Bin Roye episode 4 review
Sorry for the late review, but life happens and I watched it late.
This week Saman’s character came clearly into focus cutting a sharp contrast against her sister Saba’s personality. Although Saba and Saman are not polar opposites there is a huge gap between them in terms of maturity, patience and understanding. Only children are often portrayed as spoiled and willful, but there is the flip side, that same isolation can make them very focused, self-motivated and, self-reliant and like Saman.
Saman’s personality is a classic figure in literature, the one who embodies all the feminine virtues the heroine wishes she possessed. I cannot help but be reminded of the long suffering Jane Fairfax in Emma or Cousin Mellie in Gone With The Wind and even Jane Bennet from pride &Prejudice ; all whom seemed to be a silent reproach to their story’s strong-willed more rebellious heroines . It’s just a shame that at times Armeena Rana seems a little lifeless in her delivery. In this episode she had plenty of screen time and to be fair where she was good, like the father – daughter scene or all her scenes with Saba but there was absolutely no spark between her an Irtiza and it almost seemed as if she swallowed half her dialogues whenever he was in the vicinity. Armeena is not the most animated of actresses but she was so much better than this in Janaan; so either Humayoon Saeed is just that overwhelming ( remember Fawad and Sheheryaar Munawer ?), or maybe she was on a learning curve as this serial is good two years old . Either way sorry those long gazes between Irtiza and Saman are kind of forced .
The episode belonged to Mahirah Khan as Saba and this is where the other side of those literary allusions comes into play again. Emma, Elizabeth Bennet and Scarlet were all masterpieces in feminine psychology and so is this portrayal of Saba. Farhat Ishtiaq has written some wonderful scenes showing the ebb and flow of this one woman’s feelings so perfectly and the director has translated them so intimately that audience cannot help being on her side. Saba is so wrong to blame her newly orphaned sister, so wrong to be jealous. Like any normal human being she does succumb to her feelings, at times she fights it off, sometimes she rationalizes it but her helplessness against her own feelings is something we can all recognize and empathize with.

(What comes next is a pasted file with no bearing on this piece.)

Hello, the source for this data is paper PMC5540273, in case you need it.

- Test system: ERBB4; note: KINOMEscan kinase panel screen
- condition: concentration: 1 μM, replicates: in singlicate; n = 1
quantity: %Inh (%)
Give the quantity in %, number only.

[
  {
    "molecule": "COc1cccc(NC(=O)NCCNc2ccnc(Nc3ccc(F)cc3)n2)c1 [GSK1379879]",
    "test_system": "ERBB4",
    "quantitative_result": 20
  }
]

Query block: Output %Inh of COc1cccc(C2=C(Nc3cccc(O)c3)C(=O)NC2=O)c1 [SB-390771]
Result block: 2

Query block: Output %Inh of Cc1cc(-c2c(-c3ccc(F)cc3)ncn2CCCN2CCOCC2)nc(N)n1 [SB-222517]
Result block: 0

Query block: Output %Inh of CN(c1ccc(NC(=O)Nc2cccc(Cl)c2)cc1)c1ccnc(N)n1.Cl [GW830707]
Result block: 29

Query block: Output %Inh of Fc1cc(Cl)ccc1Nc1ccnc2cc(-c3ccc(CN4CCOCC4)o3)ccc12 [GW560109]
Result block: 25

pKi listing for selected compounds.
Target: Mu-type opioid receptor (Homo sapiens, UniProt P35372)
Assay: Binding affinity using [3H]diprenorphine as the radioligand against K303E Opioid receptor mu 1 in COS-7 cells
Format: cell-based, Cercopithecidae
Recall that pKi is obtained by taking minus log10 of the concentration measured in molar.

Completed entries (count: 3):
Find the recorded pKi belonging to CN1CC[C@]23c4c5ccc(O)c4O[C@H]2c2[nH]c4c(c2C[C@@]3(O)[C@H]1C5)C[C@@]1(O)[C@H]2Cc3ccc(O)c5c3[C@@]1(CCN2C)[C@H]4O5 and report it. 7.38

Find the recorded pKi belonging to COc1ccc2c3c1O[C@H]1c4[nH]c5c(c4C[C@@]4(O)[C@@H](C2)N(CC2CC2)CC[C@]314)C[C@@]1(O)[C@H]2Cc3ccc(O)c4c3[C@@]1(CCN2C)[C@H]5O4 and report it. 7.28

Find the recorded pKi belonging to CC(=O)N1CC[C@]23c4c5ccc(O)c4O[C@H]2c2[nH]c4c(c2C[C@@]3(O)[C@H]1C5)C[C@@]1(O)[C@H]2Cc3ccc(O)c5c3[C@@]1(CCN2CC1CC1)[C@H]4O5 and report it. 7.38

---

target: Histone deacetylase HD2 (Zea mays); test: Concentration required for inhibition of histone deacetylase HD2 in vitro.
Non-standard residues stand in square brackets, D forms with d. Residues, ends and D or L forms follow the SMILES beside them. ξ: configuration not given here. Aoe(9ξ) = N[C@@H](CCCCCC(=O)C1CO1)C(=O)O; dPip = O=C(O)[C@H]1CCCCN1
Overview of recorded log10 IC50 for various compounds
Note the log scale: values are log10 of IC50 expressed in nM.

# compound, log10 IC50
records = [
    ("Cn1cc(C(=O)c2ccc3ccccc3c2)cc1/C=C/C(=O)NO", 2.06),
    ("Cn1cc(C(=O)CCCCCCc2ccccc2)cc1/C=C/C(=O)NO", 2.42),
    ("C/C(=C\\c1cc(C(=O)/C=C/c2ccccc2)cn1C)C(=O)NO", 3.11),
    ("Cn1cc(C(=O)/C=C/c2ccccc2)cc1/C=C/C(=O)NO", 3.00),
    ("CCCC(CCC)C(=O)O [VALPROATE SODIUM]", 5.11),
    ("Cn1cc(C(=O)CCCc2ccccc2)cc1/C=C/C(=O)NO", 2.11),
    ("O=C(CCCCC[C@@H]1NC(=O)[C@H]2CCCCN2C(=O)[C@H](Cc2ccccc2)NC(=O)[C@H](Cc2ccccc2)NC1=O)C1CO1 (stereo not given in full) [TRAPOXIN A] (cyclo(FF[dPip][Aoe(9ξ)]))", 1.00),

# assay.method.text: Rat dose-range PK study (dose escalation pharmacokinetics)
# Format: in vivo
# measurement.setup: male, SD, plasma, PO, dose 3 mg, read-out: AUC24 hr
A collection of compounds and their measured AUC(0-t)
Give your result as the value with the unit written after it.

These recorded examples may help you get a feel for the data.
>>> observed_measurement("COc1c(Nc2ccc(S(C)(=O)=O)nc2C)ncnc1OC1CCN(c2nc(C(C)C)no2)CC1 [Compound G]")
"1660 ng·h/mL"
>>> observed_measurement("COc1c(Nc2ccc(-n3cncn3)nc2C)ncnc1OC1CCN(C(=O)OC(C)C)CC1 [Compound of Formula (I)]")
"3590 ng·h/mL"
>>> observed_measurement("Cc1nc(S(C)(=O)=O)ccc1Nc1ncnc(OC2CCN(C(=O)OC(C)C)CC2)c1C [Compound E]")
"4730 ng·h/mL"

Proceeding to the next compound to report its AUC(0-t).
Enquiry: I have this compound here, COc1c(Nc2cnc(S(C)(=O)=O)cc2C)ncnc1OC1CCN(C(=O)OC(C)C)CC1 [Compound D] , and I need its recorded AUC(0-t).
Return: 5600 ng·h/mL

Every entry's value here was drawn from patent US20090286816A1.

I think the best scenes were again of the sister’s reconciling but the very best was Irtiza manaoing Saba after the badminton game. They know each other so well, there is such a sweetness and innocence to their relationship that you cannot help but love them both. In house romances can seem a bit creepy in this day and age but it is because Irtiza doesn’t see Saba in that way, that makes this whole story work. Humayoon and Mahira have the most amazing chemistry in these scenes. I am guessing that the scenes in Pakistan are from director Haissem Hussain and they work perfectly, I could almost taste the feelings of anger and jealousy that Saba felt, her frustration and anger slowly internalizing into a welling bubble of hate. Hussain is well known for his large casts and broad canvasses but the way he has captured this one characters deepest feelings was very powerful. Mahira Khan as Saba is giving audiences yet more proof of what a fabulous actress she is, as usual, jumping into her role without judgment or hesitation.
Again I am guessing from the lighting, the Junaid Khan scenes were director Shehzad Kashmiri’s (or Momina Duraid?). So we now have two new characters in the shape of Safeer and his Indian girlfriend Sonia. I felt bad for Sonia; she is stuck between a rock and a hard place because she fell in love with a person of a different religion. Safeer should have the guts to stand up for Sonia to his parents and the world or let her go, instead sab ko rullay ga , hurting everyone in the process. Junaid Khan was suitably conflicted and is it me or did he look different from his usual scowling self?
For me this was an enthralling episode, and despite knowing the story I tune in slavishly each week. I apologize if I mixed up directors or credited the wrong person.